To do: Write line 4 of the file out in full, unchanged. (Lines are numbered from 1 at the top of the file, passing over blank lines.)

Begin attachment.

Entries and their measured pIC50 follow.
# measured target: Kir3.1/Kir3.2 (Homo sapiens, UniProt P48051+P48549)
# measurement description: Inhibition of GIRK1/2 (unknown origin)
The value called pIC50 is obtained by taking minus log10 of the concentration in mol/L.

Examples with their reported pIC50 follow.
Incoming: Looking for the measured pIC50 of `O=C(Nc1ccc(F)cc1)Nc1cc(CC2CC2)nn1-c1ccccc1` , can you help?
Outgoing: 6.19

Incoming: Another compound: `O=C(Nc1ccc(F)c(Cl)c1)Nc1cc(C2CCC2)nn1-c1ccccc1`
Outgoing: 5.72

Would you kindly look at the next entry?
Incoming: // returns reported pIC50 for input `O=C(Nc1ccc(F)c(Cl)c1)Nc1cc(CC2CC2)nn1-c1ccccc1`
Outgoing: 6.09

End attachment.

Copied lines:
The value called pIC50 is obtained by taking minus log10 of the concentration in mol/L.